Master trust arrangements: The future of pensions in Ireland (Sponsored)

Apr 01, 2019
Master trust pension arrangements are likely to play a significant role in the Irish market in the coming years.

By Barry McCall

The Pensions Authority recently produced statistics that the number of live Defined Contribution (DC) plans exceeds 70,000. This is an extraordinarily high figure for a country the size of Ireland and it is little wonder that the Pensions Authority has expressed a desire to see a wide-scale rationalisation which would result in a reduction to about 150 schemes.

Based on these figures and the Pensions Authority’s objectives, a lot of consolidation is going to happen, says Shane Horgan, senior consultant and market development manager with Aon.

Under normal circumstances, the very notion of consolidation on such a scale would be fanciful. But the circumstances are far from normal. New governance standards and other requirements introduced by the Pensions Authority are placing a heavy burden on scheme trustees, while the pending introduction of the IORP II Directive will place much greater emphasis on the prudential management of scheme activities.

Under the terms of the Directive, trustees will be expected to have clear governance systems in place which ensure proper oversight of all aspects of a pension scheme. In addition, they must understand the role of the trustee board, ensure that the composition of the trustee board is fit for purpose, that the trustees themselves have met fit and proper criteria, and that meetings are held regularly.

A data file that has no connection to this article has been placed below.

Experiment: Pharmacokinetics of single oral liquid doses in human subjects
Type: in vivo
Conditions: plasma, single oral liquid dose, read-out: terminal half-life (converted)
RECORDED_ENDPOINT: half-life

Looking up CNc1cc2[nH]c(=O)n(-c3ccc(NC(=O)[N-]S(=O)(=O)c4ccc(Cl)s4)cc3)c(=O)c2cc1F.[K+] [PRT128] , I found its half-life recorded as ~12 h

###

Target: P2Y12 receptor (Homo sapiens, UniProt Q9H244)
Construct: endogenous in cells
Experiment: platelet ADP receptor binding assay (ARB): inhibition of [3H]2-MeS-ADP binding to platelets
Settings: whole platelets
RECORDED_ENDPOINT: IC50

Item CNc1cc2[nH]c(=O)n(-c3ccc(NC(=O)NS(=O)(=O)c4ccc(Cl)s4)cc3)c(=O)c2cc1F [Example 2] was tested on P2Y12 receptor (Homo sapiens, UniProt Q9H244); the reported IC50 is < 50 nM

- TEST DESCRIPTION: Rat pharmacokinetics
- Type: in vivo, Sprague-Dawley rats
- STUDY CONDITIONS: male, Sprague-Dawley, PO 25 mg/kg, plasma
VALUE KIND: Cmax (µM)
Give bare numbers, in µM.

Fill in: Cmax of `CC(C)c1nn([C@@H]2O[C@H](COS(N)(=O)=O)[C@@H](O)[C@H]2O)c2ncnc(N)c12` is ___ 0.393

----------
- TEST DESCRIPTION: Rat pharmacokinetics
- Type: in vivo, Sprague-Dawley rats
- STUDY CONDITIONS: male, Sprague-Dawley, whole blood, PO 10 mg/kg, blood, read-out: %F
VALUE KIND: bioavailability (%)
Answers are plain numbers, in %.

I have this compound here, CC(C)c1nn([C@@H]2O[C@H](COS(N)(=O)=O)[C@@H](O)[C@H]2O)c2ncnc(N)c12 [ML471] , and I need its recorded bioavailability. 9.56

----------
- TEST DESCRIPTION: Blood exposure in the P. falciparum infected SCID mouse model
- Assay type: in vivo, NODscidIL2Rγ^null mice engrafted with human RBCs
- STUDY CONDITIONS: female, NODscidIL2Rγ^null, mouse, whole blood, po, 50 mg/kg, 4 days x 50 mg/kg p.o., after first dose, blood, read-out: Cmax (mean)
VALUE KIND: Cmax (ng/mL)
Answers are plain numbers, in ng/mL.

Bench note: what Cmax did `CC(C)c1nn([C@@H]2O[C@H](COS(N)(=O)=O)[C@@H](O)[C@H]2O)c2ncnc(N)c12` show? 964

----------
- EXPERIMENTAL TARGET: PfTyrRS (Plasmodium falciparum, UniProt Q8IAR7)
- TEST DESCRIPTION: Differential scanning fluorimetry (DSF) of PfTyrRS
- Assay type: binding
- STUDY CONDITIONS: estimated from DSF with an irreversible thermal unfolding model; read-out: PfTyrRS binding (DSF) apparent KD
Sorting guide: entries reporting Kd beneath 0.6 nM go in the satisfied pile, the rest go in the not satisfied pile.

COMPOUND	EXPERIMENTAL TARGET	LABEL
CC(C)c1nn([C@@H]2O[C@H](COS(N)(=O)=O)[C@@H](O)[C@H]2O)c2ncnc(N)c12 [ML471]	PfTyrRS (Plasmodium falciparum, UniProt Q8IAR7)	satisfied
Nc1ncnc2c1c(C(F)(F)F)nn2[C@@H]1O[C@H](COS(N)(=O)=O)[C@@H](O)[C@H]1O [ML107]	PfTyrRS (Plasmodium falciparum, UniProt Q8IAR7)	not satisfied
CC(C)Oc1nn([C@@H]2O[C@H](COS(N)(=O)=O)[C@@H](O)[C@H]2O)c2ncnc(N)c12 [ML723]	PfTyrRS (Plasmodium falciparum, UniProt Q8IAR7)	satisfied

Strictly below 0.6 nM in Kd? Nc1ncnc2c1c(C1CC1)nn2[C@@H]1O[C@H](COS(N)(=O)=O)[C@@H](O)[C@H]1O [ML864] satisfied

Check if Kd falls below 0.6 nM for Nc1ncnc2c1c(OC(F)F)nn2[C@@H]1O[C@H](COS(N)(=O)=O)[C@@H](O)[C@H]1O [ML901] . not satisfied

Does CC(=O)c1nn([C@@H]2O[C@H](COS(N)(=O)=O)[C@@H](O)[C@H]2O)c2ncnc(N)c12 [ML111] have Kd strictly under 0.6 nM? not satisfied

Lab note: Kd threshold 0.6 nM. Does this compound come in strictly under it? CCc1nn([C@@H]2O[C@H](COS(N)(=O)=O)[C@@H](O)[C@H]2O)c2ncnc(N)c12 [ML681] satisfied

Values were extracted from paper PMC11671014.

Undoubtedly, this is good news for scheme members and the pensions sector generally, but for many employer trustees, the new requirements will be very difficult, time-consuming and costly to fulfil.

Fortunately, an alternative structure is now available that will relieve hard-pressed trustees of this looming burden as well as meeting the Pensions Authority’s objective for rationalisation – the master trust.

“A master trust is a defined contribution (DC) pension arrangement which incorporates multiple employers but is managed by a single, professional, corporate trustee,” Horgan explains. “Within a master trust, every participating employer has their own section and is able to retain full control over decisions around benefit design, eligibility, contribution levels, and death-in-service benefits.”

Meanwhile, the trustee of the master trust is responsible for the more sensitive, onerous and time-consuming activities such as governance, investment strategy, administration, member communication and digital delivery.

“This, therefore, allows employers to migrate their existing schemes into a master trust in the knowledge that they can continue to retain control over the design of their specific section of the master trust,” Horgan adds. “That allows them to think about the more strategic piece in terms of the pension scheme’s role in their overall employee benefits offering.”

Another key attraction of the master trust model is the economies of scale that can be achieved. These economies could never be achieved within the existing pension scheme framework, but the master trust solution offers a structure for participating employers to share the cost and benefit from group purchasing power.